Ain’t She Sweet….Hooking Up With Lady Neanderthal

Don't judge people by their looks–they might be your relatives.  Recent studies have documented that we, modern, beautiful Homo Sapiens contains up to 4% Neanderthal DNA.

We got it the way most people get there–through sex.  So we need to face up to the truth that our ancestors either had "beer goggles" or just perhaps….they weren't much better looking than the Neanderthal chicks they hooked up with.

The changes in how we describe those hairy, brutish, sloped-headed Neanderthals has begun to change anyway.  They have been described as having reddish hair and maybe even blue eyes.  Hmm, looking better already.

Wonder how some fundamentalist bible huggers will regard this bit of science?

Probably like anything else that isn't "scripture".  They don't.

But that doesn't make it less true.  Says a lot for the racial "purists" as well.

The Back Field — A Poem

Tom  Smoyak  sat  on

my exam table

Removed  his  shirt

"how do you feel, Tom ?"

"not too bad for 83"

"but look at my back, will ya"

"it's strange how these things"

"have popped up"


there were dozens of them

brown scaly

raised edges

wart-like or flat

interposed with small raspberries type




as the rest of him

slows to a quiet

his back





Is it only me, but are we a nation obsessed with sexual dysfunction?  It is truly ridiculous to observe how frequently commercials for ED are on today's sport's shows.  I will try to count how many there are during viewing the next PGA golf tournament I see.

This Sunday's New York Times article addresses this subject in some depth.

But just realize how every reader even knows what "ED" is.  How ridiculous.  I never heard the term "erectile dysfunction" when I was in medical school.  Of course impotency is a term we were familiar with.  How knew it was such a national catastrophe?

Clearly many men are buying these drugs–the commercials are far too expensively made and extensively shown to suggest otherwise.

It is only fitting that women be the target of this obsession as well.

What constitute sexual dysfunction?  Ah, like beauty, it must be in the eyes of the beholder.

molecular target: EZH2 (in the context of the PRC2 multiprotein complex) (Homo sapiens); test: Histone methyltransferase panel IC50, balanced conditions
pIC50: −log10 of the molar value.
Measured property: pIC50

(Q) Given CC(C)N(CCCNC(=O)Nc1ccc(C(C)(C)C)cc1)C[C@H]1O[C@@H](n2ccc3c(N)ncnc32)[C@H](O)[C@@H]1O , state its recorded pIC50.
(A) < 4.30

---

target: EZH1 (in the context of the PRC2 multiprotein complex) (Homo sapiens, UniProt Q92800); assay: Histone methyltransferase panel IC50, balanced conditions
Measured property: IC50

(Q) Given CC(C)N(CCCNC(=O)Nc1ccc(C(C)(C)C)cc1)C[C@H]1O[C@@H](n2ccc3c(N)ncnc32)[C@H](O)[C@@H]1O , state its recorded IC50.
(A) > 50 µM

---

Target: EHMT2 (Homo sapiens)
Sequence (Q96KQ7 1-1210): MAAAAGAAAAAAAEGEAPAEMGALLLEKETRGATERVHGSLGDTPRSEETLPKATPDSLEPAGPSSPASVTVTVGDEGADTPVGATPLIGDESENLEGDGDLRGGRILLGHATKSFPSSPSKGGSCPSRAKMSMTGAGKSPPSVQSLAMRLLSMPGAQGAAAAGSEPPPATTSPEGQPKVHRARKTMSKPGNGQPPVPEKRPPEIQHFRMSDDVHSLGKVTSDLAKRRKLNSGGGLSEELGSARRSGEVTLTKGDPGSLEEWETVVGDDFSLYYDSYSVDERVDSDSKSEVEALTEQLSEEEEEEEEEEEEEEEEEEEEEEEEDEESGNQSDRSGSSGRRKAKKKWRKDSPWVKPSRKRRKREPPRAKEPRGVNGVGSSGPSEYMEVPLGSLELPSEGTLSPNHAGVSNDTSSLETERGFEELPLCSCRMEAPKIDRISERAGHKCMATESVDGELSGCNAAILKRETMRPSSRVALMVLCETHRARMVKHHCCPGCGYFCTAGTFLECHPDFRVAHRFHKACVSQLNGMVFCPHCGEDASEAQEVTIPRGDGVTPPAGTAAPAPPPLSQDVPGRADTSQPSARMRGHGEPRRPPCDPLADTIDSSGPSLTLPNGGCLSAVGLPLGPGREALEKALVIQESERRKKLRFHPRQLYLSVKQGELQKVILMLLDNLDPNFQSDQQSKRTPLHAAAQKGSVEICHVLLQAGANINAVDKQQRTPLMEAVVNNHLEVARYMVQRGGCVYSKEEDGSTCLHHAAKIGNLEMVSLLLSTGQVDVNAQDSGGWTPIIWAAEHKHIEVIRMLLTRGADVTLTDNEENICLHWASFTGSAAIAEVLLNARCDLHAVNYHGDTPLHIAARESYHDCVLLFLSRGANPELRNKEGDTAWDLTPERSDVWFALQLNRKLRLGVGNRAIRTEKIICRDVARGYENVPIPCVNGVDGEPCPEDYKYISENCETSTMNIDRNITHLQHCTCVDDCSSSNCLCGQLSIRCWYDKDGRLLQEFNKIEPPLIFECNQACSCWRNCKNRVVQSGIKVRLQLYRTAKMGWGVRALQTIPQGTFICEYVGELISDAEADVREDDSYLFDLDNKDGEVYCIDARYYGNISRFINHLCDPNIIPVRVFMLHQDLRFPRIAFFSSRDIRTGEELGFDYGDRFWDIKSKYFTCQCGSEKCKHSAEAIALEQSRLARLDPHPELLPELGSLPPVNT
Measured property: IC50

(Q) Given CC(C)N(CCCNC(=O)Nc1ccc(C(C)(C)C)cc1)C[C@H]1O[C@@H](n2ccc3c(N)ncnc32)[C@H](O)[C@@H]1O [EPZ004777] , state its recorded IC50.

Is there a range of "normal" libido? Of course.  Are there physical / medical conditions which impair such functioning based on vascular or neurological mechanisms?  Certainly.  But that can't account for the vast majority of sufferers.

It seems to me that "dysfunction" all relative.  If a couple shares the same level of sexual desire and libido, regardless of frequency and quality, there is no issue.

But when there is a disparity between the two–watch out!

It is clearly a fascinating topic which will continue to be discussed and probably treated.  If there is money to be made, you can be sure of it.

CHIMPS R US — Scary Truths About Why We Do What We Do

No wonder Darwin was ridiculed when we proposed our descent from primates.  The extreme reaction was merely hiding the fear that evolution is clearly true and that we are hairless chimps.

And don't forget, this was before DNA confirmation (greater than 98% identity) of our profound biologic similarity.

Therefore studying chimpanzee behavior is enlightening as well as frightening.

In his NYTImes article  Nicholas Wade explores the study of chimp behavior as it entails the equivalent of war parties which engage so-called enemy tribes.  The analogy with human behavior during war is truly astounding.

The waring party stealthily approaches the target in what may be some altered state of consciousness.  They will attack and confront smaller groups or individuals, disperse when met by larger more threatening groups.

Eventually they even take over the territory of defeated foes.

What is equally fascinating is the comparison between standard chimpanzees and their cousins the bonobos who are not bellicose but instead resolve their interpersonal relationships through having sex.

Hmmm.  Too bad we can't choose our ancestors.


Is the enormous volume of information that swamps our minds today good or bad for us?  Hard to know.  Jonah Lehrer in his NYTImes article  argues that we cannot possibly know for certain, at least not now. 

He points to the history of communications.  Every new technology was greeted by enormous fears that our intellectual capabilities would be damaged.  From the printing press, to radio, TV and movies. Critics would point to the devastating effects on the human mind.  Every new technology offered threats to that effect.  Clearly, in hindsight, this has not been the case.

 But ultimately what we have always experienced is change.

Change can be either beneficial or damaging to us.  It is inherently neutral. 

Clearly we can make the best use of new technology.  Yet just as clearly periods of transition are fraught with difficulties.  Will we loose the ability to write traditional letters–perhaps.  Will we obsess over the continual bombardment of news, most of it bad?  Perhaps.   Will we lose our sense of privacy and peace when we continually check our emails, text messages and tweets?  Perhaps.